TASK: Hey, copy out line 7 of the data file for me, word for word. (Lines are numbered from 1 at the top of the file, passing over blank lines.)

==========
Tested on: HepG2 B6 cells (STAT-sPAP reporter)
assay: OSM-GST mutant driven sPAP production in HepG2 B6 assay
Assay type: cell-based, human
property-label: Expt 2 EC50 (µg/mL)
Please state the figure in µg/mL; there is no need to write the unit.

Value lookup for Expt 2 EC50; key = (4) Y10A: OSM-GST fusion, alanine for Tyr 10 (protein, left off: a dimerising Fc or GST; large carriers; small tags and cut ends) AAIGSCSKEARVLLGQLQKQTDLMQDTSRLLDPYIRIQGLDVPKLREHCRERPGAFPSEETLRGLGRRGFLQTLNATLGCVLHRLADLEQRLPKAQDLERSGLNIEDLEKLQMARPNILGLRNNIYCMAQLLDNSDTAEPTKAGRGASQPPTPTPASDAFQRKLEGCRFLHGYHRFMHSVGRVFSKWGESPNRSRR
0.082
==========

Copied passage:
0.082